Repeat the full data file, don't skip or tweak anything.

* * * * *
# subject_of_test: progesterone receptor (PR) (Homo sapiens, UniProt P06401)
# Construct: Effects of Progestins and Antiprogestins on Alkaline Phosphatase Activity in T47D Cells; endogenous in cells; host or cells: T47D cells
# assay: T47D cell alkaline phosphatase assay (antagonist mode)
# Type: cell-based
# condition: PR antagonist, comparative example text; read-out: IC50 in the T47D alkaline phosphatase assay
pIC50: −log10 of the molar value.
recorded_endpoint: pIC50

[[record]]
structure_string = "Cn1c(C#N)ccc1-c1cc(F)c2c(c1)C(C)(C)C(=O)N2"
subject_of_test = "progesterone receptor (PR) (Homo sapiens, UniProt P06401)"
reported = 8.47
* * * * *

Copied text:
# subject_of_test: progesterone receptor (PR) (Homo sapiens, UniProt P06401)
# Construct: Effects of Progestins and Antiprogestins on Alkaline Phosphatase Activity in T47D Cells; endogenous in cells; host or cells: T47D cells
# assay: T47D cell alkaline phosphatase assay (antagonist mode)
# Type: cell-based
# condition: PR antagonist, comparative example text; read-out: IC50 in the T47D alkaline phosphatase assay
pIC50: −log10 of the molar value.
recorded_endpoint: pIC50

[[record]]
structure_string = "Cn1c(C#N)ccc1-c1cc(F)c2c(c1)C(C)(C)C(=O)N2"
subject_of_test = "progesterone receptor (PR) (Homo sapiens, UniProt P06401)"
reported = 8.47